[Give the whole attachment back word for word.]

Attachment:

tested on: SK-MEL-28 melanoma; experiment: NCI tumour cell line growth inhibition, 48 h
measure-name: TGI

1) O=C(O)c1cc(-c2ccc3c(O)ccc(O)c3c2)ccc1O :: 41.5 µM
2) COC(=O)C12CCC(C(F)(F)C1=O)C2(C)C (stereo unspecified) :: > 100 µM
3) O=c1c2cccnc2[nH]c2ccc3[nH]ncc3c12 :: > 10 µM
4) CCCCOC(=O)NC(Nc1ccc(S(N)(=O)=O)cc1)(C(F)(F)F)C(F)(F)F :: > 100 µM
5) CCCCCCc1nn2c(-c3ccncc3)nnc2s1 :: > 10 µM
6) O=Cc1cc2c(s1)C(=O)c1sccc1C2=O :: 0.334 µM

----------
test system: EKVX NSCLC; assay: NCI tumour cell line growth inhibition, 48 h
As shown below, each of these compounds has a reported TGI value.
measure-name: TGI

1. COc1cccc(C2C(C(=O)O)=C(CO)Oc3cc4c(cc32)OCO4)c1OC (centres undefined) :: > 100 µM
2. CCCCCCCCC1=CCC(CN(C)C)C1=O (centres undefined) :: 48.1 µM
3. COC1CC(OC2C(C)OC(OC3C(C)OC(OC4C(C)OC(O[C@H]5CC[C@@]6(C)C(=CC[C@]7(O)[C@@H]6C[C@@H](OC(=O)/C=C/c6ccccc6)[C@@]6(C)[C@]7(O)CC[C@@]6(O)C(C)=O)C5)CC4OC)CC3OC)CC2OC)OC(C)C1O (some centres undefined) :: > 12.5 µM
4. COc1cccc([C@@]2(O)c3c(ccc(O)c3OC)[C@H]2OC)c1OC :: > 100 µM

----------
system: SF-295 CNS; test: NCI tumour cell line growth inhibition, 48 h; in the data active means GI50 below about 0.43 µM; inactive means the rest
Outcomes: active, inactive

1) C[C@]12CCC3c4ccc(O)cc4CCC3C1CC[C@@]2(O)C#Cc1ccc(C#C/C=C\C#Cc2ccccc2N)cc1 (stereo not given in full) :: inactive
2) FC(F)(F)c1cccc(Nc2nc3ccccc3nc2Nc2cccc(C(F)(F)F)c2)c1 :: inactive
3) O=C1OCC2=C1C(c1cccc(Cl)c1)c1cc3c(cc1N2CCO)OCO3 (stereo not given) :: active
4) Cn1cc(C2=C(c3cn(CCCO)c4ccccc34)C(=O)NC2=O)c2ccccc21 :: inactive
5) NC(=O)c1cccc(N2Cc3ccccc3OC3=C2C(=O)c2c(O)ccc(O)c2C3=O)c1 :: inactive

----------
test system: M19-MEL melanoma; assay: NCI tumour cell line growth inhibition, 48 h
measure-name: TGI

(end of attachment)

tested on: SK-MEL-28 melanoma; experiment: NCI tumour cell line growth inhibition, 48 h
measure-name: TGI

1) O=C(O)c1cc(-c2ccc3c(O)ccc(O)c3c2)ccc1O :: 41.5 µM
2) COC(=O)C12CCC(C(F)(F)C1=O)C2(C)C (stereo unspecified) :: > 100 µM
3) O=c1c2cccnc2[nH]c2ccc3[nH]ncc3c12 :: > 10 µM
4) CCCCOC(=O)NC(Nc1ccc(S(N)(=O)=O)cc1)(C(F)(F)F)C(F)(F)F :: > 100 µM
5) CCCCCCc1nn2c(-c3ccncc3)nnc2s1 :: > 10 µM
6) O=Cc1cc2c(s1)C(=O)c1sccc1C2=O :: 0.334 µM

----------
test system: EKVX NSCLC; assay: NCI tumour cell line growth inhibition, 48 h
As shown below, each of these compounds has a reported TGI value.
measure-name: TGI

1. COc1cccc(C2C(C(=O)O)=C(CO)Oc3cc4c(cc32)OCO4)c1OC (centres undefined) :: > 100 µM
2. CCCCCCCCC1=CCC(CN(C)C)C1=O (centres undefined) :: 48.1 µM
3. COC1CC(OC2C(C)OC(OC3C(C)OC(OC4C(C)OC(O[C@H]5CC[C@@]6(C)C(=CC[C@]7(O)[C@@H]6C[C@@H](OC(=O)/C=C/c6ccccc6)[C@@]6(C)[C@]7(O)CC[C@@]6(O)C(C)=O)C5)CC4OC)CC3OC)CC2OC)OC(C)C1O (some centres undefined) :: > 12.5 µM
4. COc1cccc([C@@]2(O)c3c(ccc(O)c3OC)[C@H]2OC)c1OC :: > 100 µM

----------
system: SF-295 CNS; test: NCI tumour cell line growth inhibition, 48 h; in the data active means GI50 below about 0.43 µM; inactive means the rest
Outcomes: active, inactive

1) C[C@]12CCC3c4ccc(O)cc4CCC3C1CC[C@@]2(O)C#Cc1ccc(C#C/C=C\C#Cc2ccccc2N)cc1 (stereo not given in full) :: inactive
2) FC(F)(F)c1cccc(Nc2nc3ccccc3nc2Nc2cccc(C(F)(F)F)c2)c1 :: inactive
3) O=C1OCC2=C1C(c1cccc(Cl)c1)c1cc3c(cc1N2CCO)OCO3 (stereo not given) :: active
4) Cn1cc(C2=C(c3cn(CCCO)c4ccccc34)C(=O)NC2=O)c2ccccc21 :: inactive
5) NC(=O)c1cccc(N2Cc3ccccc3OC3=C2C(=O)c2c(O)ccc(O)c2C3=O)c1 :: inactive

----------
test system: M19-MEL melanoma; assay: NCI tumour cell line growth inhibition, 48 h
measure-name: TGI